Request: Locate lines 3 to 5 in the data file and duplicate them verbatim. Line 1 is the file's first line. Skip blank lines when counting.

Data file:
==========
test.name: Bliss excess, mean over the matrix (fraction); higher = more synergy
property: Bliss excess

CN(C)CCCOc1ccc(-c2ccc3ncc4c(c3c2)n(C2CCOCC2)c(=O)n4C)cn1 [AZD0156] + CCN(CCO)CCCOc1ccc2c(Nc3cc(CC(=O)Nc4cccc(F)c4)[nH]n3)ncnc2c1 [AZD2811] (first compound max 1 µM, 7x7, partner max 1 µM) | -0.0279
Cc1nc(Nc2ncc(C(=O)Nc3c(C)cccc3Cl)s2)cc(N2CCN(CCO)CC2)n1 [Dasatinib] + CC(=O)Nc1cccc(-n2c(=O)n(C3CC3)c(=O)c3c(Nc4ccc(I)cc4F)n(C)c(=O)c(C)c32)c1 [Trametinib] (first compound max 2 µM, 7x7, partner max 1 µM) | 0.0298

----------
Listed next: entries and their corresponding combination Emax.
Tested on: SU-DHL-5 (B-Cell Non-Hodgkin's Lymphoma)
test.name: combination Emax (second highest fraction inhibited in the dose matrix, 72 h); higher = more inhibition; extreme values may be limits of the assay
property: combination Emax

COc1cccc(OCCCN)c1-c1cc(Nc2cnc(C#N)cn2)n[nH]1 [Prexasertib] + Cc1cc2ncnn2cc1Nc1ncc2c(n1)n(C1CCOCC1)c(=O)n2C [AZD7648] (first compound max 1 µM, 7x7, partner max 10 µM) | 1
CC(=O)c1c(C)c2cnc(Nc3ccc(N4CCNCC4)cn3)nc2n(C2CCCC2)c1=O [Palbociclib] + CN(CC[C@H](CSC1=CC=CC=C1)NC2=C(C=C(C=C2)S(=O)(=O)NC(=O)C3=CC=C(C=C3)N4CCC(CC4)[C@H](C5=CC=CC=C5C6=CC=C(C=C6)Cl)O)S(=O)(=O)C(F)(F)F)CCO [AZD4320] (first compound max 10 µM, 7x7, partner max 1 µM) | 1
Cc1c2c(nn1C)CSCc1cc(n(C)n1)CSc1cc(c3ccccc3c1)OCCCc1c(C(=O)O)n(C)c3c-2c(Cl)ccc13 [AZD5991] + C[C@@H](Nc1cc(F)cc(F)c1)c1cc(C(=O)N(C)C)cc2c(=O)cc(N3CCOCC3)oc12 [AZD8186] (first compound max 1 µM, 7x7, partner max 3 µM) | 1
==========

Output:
CN(C)CCCOc1ccc(-c2ccc3ncc4c(c3c2)n(C2CCOCC2)c(=O)n4C)cn1 [AZD0156] + CCN(CCO)CCCOc1ccc2c(Nc3cc(CC(=O)Nc4cccc(F)c4)[nH]n3)ncnc2c1 [AZD2811] (first compound max 1 µM, 7x7, partner max 1 µM) | -0.0279
Cc1nc(Nc2ncc(C(=O)Nc3c(C)cccc3Cl)s2)cc(N2CCN(CCO)CC2)n1 [Dasatinib] + CC(=O)Nc1cccc(-n2c(=O)n(C3CC3)c(=O)c3c(Nc4ccc(I)cc4F)n(C)c(=O)c(C)c32)c1 [Trametinib] (first compound max 2 µM, 7x7, partner max 1 µM) | 0.0298

----------